YouTube is the second largest search engine in the world behind Google.
In fact, with video continuing to surge as a preferred form of content, YouTube is actually the second most-visited site on the web as a whole, again, behind only Google. This prominence alone should make the ears of all marketers perk up.
YouTube content creators publish 400 hours of video every minute, and users watch over 1 billion hours of YouTube videos every day.
Now, as a brand, I’m sure you’re thinking it’s difficult to justify using YouTube because you may be in an industry or offering a product or service that is niche or less flashy than others.
However, looking at the most popular types of videos on YouTube, I’d beg to differ. As a business, use YouTube to share videos viewers crave, such as:
This will only help your brand and give you an increased chance of being found by consumers.
To illustrate, see what happens when I search “How to use HubSpot 2019” on Google. The first results were all YouTube videos being featured above the first text-based search result, which was from HubSpot themselves.
Like Facebook, YouTube has a global presence across all demographics, so you’d be hard-pressed not to find your audience here.
Add in its strength in helping you get found in search engines (as a popular search engine itself) and low barriers to entry, it is a valuable platform for businesses of all sizes and industries.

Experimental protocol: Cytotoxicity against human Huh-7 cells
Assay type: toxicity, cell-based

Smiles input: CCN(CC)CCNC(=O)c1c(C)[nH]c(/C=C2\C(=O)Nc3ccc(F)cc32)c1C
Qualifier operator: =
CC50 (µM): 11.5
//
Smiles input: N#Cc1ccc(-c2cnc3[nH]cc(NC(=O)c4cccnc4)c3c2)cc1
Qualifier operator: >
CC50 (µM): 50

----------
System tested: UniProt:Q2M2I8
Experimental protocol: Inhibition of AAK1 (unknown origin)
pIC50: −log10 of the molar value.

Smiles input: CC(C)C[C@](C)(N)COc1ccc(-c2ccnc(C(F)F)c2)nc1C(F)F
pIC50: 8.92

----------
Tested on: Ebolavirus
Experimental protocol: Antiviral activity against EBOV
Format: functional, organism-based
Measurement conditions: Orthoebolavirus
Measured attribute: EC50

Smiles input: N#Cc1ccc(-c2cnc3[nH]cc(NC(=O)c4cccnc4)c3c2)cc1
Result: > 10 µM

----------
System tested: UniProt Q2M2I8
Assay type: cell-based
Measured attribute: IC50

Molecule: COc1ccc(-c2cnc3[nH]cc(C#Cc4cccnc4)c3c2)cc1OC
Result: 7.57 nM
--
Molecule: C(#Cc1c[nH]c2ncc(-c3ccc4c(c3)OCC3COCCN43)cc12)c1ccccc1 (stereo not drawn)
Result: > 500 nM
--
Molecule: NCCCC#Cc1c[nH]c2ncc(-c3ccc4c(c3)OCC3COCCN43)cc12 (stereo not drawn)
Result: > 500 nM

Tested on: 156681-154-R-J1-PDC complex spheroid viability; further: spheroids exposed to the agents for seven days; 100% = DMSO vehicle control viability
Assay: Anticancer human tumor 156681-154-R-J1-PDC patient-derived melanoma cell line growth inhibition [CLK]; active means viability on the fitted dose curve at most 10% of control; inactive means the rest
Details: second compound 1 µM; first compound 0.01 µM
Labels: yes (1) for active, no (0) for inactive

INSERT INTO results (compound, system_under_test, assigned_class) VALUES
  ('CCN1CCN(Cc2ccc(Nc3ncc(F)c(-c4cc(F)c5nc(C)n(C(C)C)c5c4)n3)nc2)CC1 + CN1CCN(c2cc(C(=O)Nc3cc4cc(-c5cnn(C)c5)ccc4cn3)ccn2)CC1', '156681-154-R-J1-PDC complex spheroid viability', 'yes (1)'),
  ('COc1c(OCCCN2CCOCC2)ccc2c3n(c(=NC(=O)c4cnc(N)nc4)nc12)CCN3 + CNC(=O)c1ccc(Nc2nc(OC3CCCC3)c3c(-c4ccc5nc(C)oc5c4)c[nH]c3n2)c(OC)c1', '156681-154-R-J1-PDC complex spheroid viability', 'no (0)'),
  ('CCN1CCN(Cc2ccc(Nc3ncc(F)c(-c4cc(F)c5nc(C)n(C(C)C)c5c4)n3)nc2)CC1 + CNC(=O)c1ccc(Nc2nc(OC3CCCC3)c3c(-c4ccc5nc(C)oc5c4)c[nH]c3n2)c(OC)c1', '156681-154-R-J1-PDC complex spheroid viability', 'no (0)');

With all that in mind, the main criteria for marketing on YouTube should truly come down to if you can produce high-quality video content on a regular basis that your audience seeks out.
In the rest of this chapter, we’ll get more granular on what this entails.
It’s not enough to grab user eyes on YouTube — you need to keep them.
Retention and engagement are major triggers for the platform to favor your videos in search results and recommendations, and a lot of this comes back to how your video is structured and edited.
IMPACT’s Zach Basner summarizes the six most important elements that your videos must have to be more effective.
He calls these The Video 6:
All of these pieces help create a familiar and easy-to-follow video structure that will keep your viewers engaged (so long as the content is valuable, of course) and help optimize your message delivery.
As mentioned earlier, educational videos are some of the most popular and highly sought-after videos on YouTube, which makes it the perfect place to share videos answering your buyer’s most pressing questions.
That doesn’t, however, mean you should create a video just for the sake of creating a video.
Think about the query or topic and then consider whether a video is the best way to deliver an answer. Is it something your buyer would look for on YouTube? A good rule of thumb is to highlight topics that require or heavily benefit from visual guidance or instruction.
For example, if you are an insurance company, you may want to create a video on “how to file an insurance claim” that walks through the process. But “what should I look for in an insurance company?” is probably not a topic that makes sense for YouTube.
This video from Guitar Center on “How to Use a Guitar Pick” is a great example: